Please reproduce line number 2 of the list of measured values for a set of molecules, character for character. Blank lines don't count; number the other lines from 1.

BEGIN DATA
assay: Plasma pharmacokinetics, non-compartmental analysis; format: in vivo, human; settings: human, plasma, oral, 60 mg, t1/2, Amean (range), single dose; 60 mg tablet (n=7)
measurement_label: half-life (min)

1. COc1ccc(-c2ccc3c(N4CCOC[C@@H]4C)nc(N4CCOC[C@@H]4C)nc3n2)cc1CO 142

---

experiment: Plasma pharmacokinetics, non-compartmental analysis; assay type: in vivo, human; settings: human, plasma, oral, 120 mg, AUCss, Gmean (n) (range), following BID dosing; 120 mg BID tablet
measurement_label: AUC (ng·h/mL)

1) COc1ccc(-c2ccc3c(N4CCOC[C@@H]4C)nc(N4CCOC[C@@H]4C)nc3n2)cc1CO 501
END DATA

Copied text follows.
measurement_label: half-life (min)